Let us stipulate that it's impossible in June to prognosticate about an election in November. We can't know what is yet to happen, what unforeseen events may intrude, or what the candidates might do to help or hinder their prospects. In the immortal words of that stellar war planner Donald Rumsfeld, seemingly uttered as jazz poetry on Feb. 12, 2002, "There are known unknowns. That is to say we know there are things we do not know. But there are also unknown unknowns. The ones we don't know we don't know."
One of those known unknowns is a humorless little guy with pursed lips and mustache who looks like a high school principal in a '30s movie. That would be Bob Barr, the ex-Georgia congressman, an erstwhile conservative Republican who is running this November as the Libertarian party's presidential candidate.
Barr has been getting a lot of buzz lately, deservedly so, because he threatens to become a big headache for the John McCain campaign. McCain has yet to unite and galvanize the GOP's conservative base, and Barr conceivably could draw enough protest votes to imperil McCain's victory prospects in at least three red states.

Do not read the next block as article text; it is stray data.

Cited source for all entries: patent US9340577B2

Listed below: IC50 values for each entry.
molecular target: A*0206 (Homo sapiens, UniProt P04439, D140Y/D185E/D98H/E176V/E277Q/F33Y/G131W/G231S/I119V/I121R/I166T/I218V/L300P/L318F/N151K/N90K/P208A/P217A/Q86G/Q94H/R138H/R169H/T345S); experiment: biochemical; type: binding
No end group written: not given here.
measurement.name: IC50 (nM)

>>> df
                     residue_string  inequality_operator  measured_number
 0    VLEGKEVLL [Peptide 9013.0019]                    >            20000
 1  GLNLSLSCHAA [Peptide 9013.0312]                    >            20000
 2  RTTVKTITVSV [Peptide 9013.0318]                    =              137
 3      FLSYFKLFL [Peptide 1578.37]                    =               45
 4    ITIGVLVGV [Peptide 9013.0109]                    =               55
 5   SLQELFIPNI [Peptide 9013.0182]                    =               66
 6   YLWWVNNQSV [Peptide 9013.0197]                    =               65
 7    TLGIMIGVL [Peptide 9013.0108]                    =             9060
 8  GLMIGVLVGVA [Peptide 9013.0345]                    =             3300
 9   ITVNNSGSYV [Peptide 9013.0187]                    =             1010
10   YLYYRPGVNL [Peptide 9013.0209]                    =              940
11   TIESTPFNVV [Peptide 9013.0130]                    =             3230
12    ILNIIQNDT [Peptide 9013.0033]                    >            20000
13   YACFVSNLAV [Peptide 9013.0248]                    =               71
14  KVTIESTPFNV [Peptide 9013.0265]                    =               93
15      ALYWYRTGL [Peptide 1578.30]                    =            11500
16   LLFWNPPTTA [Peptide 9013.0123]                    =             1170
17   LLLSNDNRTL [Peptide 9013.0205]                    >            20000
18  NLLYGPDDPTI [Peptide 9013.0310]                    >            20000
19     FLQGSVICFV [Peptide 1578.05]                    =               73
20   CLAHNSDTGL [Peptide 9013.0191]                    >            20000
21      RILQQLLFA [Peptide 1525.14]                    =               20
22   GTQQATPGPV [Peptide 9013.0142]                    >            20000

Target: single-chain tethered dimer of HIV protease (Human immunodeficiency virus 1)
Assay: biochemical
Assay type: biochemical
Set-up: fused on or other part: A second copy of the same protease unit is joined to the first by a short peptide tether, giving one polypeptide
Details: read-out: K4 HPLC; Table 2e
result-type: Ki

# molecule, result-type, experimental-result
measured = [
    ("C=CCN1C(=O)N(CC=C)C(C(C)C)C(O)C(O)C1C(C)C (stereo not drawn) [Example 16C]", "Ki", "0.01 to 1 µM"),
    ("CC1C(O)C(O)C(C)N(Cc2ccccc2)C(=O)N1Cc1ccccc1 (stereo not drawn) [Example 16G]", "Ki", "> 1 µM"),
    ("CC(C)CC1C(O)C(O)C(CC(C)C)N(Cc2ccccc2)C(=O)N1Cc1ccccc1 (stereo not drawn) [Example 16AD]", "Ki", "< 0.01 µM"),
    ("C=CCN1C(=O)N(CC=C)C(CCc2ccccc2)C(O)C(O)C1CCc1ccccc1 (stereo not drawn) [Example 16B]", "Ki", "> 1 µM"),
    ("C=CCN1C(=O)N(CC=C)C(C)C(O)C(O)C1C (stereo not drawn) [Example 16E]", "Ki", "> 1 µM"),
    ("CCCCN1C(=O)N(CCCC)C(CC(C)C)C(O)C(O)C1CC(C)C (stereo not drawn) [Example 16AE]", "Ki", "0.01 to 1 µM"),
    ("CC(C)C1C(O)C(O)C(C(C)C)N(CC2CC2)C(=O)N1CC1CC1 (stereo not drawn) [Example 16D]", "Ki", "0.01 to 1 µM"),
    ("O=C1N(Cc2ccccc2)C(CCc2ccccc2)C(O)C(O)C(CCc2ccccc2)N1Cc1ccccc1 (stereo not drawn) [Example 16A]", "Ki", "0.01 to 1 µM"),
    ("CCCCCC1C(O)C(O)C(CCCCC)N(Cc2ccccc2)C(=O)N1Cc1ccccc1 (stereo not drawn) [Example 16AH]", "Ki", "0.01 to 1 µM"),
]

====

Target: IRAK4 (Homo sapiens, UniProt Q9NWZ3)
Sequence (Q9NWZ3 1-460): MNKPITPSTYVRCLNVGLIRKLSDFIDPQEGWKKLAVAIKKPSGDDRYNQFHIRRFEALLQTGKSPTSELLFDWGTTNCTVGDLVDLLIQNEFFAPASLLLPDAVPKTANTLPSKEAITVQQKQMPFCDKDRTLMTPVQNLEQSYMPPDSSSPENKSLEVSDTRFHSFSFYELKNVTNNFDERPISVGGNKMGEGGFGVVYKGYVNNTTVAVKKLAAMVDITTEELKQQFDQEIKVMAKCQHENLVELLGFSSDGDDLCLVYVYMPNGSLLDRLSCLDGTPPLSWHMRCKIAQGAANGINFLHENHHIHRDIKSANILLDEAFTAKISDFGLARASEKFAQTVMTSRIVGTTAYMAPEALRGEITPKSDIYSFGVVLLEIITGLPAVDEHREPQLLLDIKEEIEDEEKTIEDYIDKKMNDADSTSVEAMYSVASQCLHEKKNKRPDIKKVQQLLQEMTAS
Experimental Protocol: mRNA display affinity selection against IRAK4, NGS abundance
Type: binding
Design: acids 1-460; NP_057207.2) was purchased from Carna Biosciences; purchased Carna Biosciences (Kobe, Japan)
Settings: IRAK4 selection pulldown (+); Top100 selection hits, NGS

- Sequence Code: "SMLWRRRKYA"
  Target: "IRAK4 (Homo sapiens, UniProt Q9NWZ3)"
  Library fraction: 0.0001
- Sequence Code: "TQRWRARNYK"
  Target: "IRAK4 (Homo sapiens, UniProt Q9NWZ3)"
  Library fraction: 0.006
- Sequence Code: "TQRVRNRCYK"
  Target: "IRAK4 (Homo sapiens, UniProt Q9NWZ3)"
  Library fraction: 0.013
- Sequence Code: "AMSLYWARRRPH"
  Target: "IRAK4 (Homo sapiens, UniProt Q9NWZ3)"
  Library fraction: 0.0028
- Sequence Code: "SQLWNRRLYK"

Granted, this guy is not an ideal protest vehicle. He's akin to a '94 Chevy with a rebuilt engine and patched tires. After eight years in Congress, Barr was squeezed out of his House seat in 2002 when his district was redrawn, and he signed on to the Libertarian party and its principles (small government, low taxes) only two years ago. He is notoriously charisma-challenged, twice divorced, and a past champion of moral issues despite the fact that he was once photographed licking whipped cream from a woman's breasts. (It was a charity event to raise money for leukemia research, he explained at the time.)
-- DICK POLMAN
Like, how bad a president is George Bush, when the country goes, "You know, we'll try the black guy?"
-- D.L. HUGHLEY
I have repeatedly railed over the last seven plus years that the Bush Administration is qualitatively different from all of those that have gone before. And I don't just mean in the fact that they have proven incapable of governing competently. Rather, a related point, and one inextricably linked to the incompetence -- the fact that this is the most ideological administration in American history. one I have repeatedly described with little exaggeration, as "Leninist" in temperament.